Hands-on Review: Tivoli Audio Model One
This retro-styled table-top radio is small on features, but packs some of the best sound around.
If you’re in the market for a small form factor radio that can act as an external speaker for a computer, iPod or other audio source, there is no shortage of choice. The iPod can be credited with the incredible explosion of these products that range from the cheap and cheerful to the gorgeous and extravagant. But before the iPod became a household word, Tivoli Audio was already hard at work trying to create great sound from a small package. Their first, and arguably finest effort, is the Model One. Tivoli Audio recently re-introduced this product and I welcomed the opportunity to spend some time with it.
Designed in conjunction with the late audio engineering legend Henry Kloss, this simple, single-speaker AM/FM radio eschews both the feature set and high-gloss looks of its competitors, focusing instead – somewhat single-mindedly – on high fidelity sound and superb radio station reception.
The very first thing you notice about the Model One, before ever turning it on, is the unit’s incredibly solid build and quality of fit and finish. It weighs far more than you’d expect for something with such a small footprint. It has the same heft as a small home theatre surround speaker. The substantial mass comes from the 3" full-range speaker, solid wood enclosure and the internal power supply – no external AC adapters required.
Once powered on, the next thing that hits you is the sound that the Model One creates. It’s hard to describe, but others have called it "rich", "warm", "full" and "deep". They’re all true. Most people who listen to it have a hard time believing the sound they’re hearing is coming from one tiny little radio.
Increasing the volume brings out even more detail in the source material, be it radio or other. You can easily fill an entire room with sound without even a hint of distortion.
The controls are all analog dials – two small knobs for volume and input, and a much larger dial for AM and FM tuning. The tuning knob reminds me of my father’s high-end Pioneer receiver from the late 70’s. It too sported a tuning knob so inviting, I was routinely reprimanded for playing with it without permission. I have a hard time keeping my hands off the Model One’s knobs.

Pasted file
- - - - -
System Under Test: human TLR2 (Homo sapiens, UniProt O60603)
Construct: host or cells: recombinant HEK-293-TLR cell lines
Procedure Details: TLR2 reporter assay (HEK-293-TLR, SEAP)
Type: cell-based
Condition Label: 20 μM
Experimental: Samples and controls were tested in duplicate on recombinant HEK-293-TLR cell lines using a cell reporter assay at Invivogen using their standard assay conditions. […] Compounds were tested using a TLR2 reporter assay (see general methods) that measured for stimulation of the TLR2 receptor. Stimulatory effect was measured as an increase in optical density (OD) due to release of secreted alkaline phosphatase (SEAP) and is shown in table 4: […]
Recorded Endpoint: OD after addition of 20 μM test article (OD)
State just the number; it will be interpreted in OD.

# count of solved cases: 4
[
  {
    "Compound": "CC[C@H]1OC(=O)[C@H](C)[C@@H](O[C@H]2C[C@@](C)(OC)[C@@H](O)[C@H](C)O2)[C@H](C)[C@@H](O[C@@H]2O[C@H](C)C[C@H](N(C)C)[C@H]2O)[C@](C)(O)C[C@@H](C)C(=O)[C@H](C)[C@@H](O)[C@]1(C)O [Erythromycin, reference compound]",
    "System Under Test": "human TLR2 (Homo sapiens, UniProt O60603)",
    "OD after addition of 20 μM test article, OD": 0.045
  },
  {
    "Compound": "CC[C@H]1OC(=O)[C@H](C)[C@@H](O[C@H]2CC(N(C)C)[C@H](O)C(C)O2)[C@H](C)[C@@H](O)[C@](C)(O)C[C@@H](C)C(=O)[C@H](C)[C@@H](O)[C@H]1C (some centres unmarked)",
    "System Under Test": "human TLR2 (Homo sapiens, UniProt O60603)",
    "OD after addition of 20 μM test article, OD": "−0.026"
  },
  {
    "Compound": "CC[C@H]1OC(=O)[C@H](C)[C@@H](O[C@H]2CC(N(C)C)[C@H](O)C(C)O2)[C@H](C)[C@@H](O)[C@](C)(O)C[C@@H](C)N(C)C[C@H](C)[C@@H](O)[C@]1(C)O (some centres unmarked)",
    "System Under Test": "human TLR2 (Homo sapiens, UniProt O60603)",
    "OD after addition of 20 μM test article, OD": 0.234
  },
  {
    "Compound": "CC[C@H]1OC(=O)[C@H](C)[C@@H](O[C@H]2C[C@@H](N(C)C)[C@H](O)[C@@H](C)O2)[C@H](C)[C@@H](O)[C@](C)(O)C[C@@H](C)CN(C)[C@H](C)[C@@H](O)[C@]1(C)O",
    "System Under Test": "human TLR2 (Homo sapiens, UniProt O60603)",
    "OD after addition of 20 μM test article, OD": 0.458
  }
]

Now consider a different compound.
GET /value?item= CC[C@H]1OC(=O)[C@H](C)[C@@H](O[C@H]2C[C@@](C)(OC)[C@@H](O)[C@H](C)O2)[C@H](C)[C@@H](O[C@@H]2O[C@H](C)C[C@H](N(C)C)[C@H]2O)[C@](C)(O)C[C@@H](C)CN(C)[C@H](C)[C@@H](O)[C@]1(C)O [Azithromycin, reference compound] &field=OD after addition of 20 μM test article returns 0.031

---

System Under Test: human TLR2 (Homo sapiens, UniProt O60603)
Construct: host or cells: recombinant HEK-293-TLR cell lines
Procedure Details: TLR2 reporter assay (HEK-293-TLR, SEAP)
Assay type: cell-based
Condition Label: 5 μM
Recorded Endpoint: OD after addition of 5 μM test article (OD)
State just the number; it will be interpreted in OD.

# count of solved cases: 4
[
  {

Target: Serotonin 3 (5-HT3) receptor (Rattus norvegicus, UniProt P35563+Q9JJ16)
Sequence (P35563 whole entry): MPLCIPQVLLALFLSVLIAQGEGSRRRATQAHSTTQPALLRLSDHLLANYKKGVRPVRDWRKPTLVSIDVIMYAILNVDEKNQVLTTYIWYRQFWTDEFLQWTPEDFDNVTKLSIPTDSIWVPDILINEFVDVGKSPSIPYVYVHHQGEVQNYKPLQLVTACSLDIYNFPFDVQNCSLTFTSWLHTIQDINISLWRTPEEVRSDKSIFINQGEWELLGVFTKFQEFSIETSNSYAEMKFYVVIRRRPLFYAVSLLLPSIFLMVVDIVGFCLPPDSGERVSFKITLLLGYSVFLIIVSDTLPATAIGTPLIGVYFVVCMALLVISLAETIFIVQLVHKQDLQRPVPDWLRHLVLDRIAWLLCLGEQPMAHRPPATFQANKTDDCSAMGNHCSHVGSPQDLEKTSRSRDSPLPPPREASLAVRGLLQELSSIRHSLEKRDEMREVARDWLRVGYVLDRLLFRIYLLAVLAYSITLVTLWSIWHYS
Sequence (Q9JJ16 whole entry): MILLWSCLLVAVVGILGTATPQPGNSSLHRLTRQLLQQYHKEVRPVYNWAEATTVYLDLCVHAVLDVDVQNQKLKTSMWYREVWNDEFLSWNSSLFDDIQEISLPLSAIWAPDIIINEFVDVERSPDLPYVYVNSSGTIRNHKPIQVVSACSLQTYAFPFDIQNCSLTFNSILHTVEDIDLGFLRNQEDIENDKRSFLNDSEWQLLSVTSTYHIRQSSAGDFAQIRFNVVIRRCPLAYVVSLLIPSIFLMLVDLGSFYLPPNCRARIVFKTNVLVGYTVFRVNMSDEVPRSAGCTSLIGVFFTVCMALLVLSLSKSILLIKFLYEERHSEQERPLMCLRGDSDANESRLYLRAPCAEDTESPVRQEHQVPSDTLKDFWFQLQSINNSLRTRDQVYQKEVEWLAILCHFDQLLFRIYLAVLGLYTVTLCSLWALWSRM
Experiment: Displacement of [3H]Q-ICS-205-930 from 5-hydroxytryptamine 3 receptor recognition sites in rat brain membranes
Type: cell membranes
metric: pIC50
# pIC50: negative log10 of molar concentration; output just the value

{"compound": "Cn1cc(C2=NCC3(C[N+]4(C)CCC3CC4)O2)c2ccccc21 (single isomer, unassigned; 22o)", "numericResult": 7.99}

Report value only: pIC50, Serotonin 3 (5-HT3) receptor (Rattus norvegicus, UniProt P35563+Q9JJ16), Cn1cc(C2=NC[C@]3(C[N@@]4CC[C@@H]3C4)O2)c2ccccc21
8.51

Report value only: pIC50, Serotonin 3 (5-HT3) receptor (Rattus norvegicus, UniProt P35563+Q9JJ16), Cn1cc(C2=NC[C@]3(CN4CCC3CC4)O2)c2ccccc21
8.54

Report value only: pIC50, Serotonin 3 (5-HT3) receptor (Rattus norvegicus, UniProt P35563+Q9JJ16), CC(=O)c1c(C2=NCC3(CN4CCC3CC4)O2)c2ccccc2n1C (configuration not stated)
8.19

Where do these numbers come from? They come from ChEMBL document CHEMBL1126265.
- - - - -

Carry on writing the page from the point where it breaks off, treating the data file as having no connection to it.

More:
Around the back, you’ll find mini-jack inputs for external antennas and auxiliary audio, as well as outputs for both headphones and an external recording device. The latter is levelled and balanced audio – unaffected by the volume control. Much to my surprise and delight, these are commercial-grade mini-jacks with superbly-snug all-metal fittings. Unlike so many of these kinds of jacks found on everything from phones to MP3 players, Tivoli’s are built to last. Also, there is a coaxial connection for an FM antenna and a DC power supply jack, though the unit only ships with an AC cable.
I’ve been delighted with the Model One in our kitchen. We placed it immediately beside our 19" LCD TV, whose puny internal speakers have always disappointed, despite their stereo sound. Now, we run the TV’s audio through the Model One and find that the lack of stereo separation is more than compensated for by the single speaker’s incredible sound. Dialog is especially enhanced by the rich tones that the unit is capable of.
Do I have any criticisms of the Model One? Well, a few come to mind and I’ll list them here, but I’m aware that most fans of Tivoli’s minimalist Model One will dismiss them as the rants of someone who has clearly missed the point.
As I mentioned, I love the tuning knob. However, I’m an impatient radio listener and prefer to hop between my favourite 5 stations when I hit commercials. A digital tuner with presets would be a welcome relief from the sometimes painstaking task of dialling in a station manually.
Finally, the price, at a MSRP of $149 seems a tad high when you look at the Model One’s feature set, especially when you put it up against some of the units coming out of Asia. But, as with anything, you get what you pay for. The Model One is clearly designed by and for people who agree with the sentiment "do one thing and do it well". In this regard, the Model One is in a class by itself.
I agree with your comment that the $149 price is too high, but the Model One can easily be found for $100-$120. I purchased one on special from Amazon just last week for $89 shipped. At that price, the radio is unbeatable.
The price is unfortunately not cheap but the quality certainly is convincing. Thank you
Quality and an excellent product packaged in a classic design may still cost a few euros. I would this product again and again Buy.